Content warning: sexual violence.
Late into the night on Sept. 24, Rice University’s student-led newspaper, The Rice Thresher, published an op-ed titled, “I reported. Rice and SJP still let him graduate.” In it, a woman delves into how when she reported her rape to the university Student Judicial Programs, she was met with adversity and inaction at every turn.
She talks about how her rapist asked for extensions on all of his statements and submitted false charges (later dropped) against her in retaliation, making the process of simply removing this horrible person from campus an extremely grueling, long and emotionally draining ordeal.
When he had finally been found guilty, Rice University led her to believe he had been indefinitely suspended, when in reality, they had allowed him to take advantage of a loophole and graduate early without any repercussions.
Instead of having to serve his suspension and reapply (the administration allows students to come back if they prove that their time away has “changed” them), he was allowed to get his degree and move on with his life, no strings attached. In her own words, “When Rice handed him a degree, they handed him a certification that what he had done was fine.”
When writing the piece, the author — who remains anonymous — probably had no idea that she would set off a chain of events that would lead to one of the school’s largest protests against its administration ever. In fact, she explains that she had written previously on the subject after having just experienced the assault. Nothing came of that article. Her rapist even mocked her words in one of his statements. However, this time, things were different.
Immediately upon the article’s publication, students and alums rallied together, showing an outpouring of support for the author and launching a full-scale campaign demanding action from the administration to fix their policies and apologize. At around 1:30 a.m. on Sept. 26, a group of students under the Instagram handle @justiceforricesurvivors posted copies of the op-ed, the words “PAY ATTENTION” written in red across them, on Rice University’s famous statue of their founder in the middle of the academic quad.
After being taken down by campus police, the students came back to deface the statue again the next day, this time with copies stating, “YOU CAN’T SILENCE US.” and a poster board placed on the statue’s lap saying, “I PROTECT RAPISTS.” Again, the papers were taken down, and again, they were soon replaced, this time with chalk across the statue and several walls.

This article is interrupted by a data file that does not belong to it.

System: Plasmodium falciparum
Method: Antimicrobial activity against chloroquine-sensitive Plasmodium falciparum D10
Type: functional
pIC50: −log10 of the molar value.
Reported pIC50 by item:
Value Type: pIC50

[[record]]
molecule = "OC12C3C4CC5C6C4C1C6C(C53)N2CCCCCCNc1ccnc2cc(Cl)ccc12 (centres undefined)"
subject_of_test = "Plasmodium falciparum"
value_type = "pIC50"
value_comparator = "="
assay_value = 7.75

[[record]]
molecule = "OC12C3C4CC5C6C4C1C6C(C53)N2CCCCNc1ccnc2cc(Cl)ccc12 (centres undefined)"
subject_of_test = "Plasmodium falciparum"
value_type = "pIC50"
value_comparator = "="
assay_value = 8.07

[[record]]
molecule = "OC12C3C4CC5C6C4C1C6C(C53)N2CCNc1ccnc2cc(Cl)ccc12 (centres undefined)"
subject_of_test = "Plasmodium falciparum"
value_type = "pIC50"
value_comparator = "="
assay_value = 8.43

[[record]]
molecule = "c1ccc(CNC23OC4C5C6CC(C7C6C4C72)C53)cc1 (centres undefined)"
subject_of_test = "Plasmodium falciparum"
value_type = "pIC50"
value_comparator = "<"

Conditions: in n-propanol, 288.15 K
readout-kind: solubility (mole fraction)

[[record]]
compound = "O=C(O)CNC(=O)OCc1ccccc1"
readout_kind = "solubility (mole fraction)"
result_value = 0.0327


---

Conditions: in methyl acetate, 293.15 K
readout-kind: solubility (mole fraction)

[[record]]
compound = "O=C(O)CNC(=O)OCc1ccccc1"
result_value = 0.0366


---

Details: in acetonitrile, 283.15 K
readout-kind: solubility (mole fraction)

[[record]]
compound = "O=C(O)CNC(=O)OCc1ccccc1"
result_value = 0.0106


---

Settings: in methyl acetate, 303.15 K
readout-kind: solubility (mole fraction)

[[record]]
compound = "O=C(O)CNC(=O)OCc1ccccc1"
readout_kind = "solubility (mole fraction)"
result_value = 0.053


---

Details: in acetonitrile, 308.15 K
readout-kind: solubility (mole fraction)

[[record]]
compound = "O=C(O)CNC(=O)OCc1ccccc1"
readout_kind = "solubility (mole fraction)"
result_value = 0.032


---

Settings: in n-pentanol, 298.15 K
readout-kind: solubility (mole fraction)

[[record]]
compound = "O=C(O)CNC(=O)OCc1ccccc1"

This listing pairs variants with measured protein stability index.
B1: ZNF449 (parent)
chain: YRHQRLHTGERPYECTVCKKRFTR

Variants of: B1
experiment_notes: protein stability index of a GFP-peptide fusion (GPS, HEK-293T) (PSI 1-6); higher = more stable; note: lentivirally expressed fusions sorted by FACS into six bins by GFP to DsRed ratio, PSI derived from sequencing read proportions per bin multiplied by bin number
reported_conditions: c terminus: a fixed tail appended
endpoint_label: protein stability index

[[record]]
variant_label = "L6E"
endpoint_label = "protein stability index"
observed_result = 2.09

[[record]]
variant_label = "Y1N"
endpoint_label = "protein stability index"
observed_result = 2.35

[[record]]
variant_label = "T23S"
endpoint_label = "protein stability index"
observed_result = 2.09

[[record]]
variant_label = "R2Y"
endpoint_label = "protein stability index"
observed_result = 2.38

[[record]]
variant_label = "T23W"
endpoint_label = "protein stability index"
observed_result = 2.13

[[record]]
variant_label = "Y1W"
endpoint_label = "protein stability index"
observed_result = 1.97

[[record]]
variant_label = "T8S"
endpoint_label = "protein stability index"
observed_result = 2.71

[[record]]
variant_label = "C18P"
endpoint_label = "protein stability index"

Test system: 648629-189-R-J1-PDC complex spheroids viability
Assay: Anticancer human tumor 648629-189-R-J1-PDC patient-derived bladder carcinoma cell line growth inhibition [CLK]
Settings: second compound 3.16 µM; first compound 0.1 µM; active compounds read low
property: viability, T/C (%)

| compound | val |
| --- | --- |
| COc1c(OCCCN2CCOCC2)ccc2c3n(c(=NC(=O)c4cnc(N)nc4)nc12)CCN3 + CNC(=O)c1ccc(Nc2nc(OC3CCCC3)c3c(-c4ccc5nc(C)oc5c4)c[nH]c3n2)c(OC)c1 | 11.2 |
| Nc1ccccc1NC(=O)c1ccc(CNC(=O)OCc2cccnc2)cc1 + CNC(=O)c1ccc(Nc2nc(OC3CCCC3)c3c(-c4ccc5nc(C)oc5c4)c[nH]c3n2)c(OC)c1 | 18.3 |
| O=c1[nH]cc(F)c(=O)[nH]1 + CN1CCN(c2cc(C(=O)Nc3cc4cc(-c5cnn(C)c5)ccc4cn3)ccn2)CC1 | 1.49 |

The protests did not stop there. Several meetings and listening circles began cropping up to make plans for other acts of civil disobedience. A petition was created demanding administrative action that was signed by about 37 pages worth of names. Students lined up across the walls of two parents weekend events, wearing red and holding signs and copies of the op-ed in an act of silent protest of Dean Gorman and President Leebron’s “business as usual” attitudes.
After said protests, the two sent out an email apologizing to the author and other students, informing the public that they would be working to improve the handling of Title IX cases in the future with the help of students and staff and would be issuing a new policy that will not allow any student to graduate without serving their full sanction, if a sanction is placed upon them.
For many, this felt like too little too late. While the administration’s decision is a step in the right direction, there should not have been a loophole in the first place. Many students felt that the entire campaign should not only have been directed at the administration, but also at the students themselves.